September 15, 2010

Q&A with Amy Banks , M.D., director of Advanced Training at the Jean Baker Miller Training Institute at the Wellesley Centers for Women ; instructor of Psychiatry at Harvard Medical School; co-editor of The Complete Guide to Mental Health for Women; and author of Post-Traumatic Stress Disorder: Relationships and Brain Chemistry.

Q: Why is the field of neuroscience so important to understanding the necessity of human relationships to overall well-being?

Dr. Banks: Due to a series of seminal studies and research, neuroscience is confirming our entire autonomic nervous system wants us to connect with other human beings. Of particular importance are mirror neurons, which are throughout our brain and allow us to read behavior. They are the basis of empathy – so that when you watch my face as I am talking I can watch your face and I can see that when I am more animated your face gets more animated. It’s that automatic moment-to-moment resonance that connects us. There have been studies that look at emotions in human beings such as disgust, shame, happiness, where the exact same areas of the brain light up in the listener who is reading the feelings of the person talking. We are, literally, hardwired to connect.

Q: So what happens when people are not connected?

One of the seminal studies in Relational-Cultural Neurobiology is something called SPOT (Social Pain Overlap) Theory. A group of researchers at UCLA, looked at the overlap between social pain and physical pain. They designed a benign computerized experiment that gradually excluded people from a multi-player game. What they found was the area that lit up in the brain for that kind of social rejection, the anterior singulate, was the exact same area that lights up for the distress of physical pain. So the distress of social pain is biologically identical to the distress of physical pain. Most people in our culture understand that physical pain is a major stressor, but we reject the idea of social pain. This impacts our society on a grand scale with in instances such as racism or homophobia: all of those ways that we divide our social structures. We leave out people all of the time: it’s how we define ourselves.  Rather than inclusion, it’s who’s excluded.

Q: So this brain’s activity can negatively impact a person’s physical health as well?

Dr. Banks: Yes, being pushed out of social relationships and into isolation is going to have health ramifications. In fact, there was a book done by health advocate Dr. Dean Ornish, called Love and Survival. There has been study after study done on the positive impact of loving relationships. What he had said at the time in that book was that if we had a drug that did for our health what love does, it would be far outsell anything that has ever been made. The efficacy is that potent. But we downplay the importance of love and connection in a culture based on the success of “the rugged individual.” And I think it’s a good analogy that healthy connection decreases our overall pain.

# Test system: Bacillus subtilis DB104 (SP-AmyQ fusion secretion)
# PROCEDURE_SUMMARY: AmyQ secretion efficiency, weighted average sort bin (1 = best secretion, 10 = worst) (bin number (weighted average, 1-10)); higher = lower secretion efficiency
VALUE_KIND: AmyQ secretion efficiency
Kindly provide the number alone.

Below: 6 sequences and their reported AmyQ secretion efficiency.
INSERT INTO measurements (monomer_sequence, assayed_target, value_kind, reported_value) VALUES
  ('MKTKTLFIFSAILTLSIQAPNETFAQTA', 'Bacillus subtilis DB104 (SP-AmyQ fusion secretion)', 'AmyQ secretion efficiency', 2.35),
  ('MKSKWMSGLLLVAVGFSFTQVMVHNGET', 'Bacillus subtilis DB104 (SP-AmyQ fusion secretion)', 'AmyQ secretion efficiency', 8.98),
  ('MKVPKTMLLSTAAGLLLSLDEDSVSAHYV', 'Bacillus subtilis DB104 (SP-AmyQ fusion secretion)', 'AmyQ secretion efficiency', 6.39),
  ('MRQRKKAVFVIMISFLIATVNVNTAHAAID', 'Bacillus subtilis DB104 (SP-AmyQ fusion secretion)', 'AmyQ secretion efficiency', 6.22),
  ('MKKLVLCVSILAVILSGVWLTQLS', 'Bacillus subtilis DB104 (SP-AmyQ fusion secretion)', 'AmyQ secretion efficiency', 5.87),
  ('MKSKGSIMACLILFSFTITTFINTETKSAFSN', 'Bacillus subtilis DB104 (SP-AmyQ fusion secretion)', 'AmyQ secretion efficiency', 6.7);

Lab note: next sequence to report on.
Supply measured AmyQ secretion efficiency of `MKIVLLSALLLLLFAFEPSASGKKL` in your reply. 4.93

Q: So if you have individuals or communities or societies that have lived with trauma, isolation, rejection, is healing possible?

Amy: This is the other piece of the neuroscience that is profound and hopeful, and that is neuroplasticity: the capacity of our brains and autonomic nervous systems to change. Until Dr. FIRST Erikson discovered in 1998 that the brain could make new cells, the neurological model stated humans were born with a certain amount of brain cells that decreased with age and through circumstances such as head injuries or taking drugs. Now we know our brains are making new cells and are re-working brain connections all the time. The key for creating lasting change is motivation and interest in making different choices which will stimulate new areas of the brain and re-wire us.

Q: Why is this information medically important not only for clinicians for but parents, teachers, caregivers out in the world? That is of great importance to you, can you tell us a little bit why?

Dr. Banks: The history of science is historically to be 10-20 years ahead of where the culture is, and given what we have facing us today with the economy and many global crises, I think we have to get back to the real basics of having relationships be at the center of our meaning. This has been our passion at the Jean Baker Miller Training Institute for years, but it feels really urgent right now. My experience both as a clinician and as a mother is that people are hungry for this information. Our greatest gift is to connect, and we function better in connection as individuals and as a society. If we can teach our children how to connect, and we can teach our mothers and fathers and caregivers to raise connected children, we can foster the positive change that is emerging throughout the world.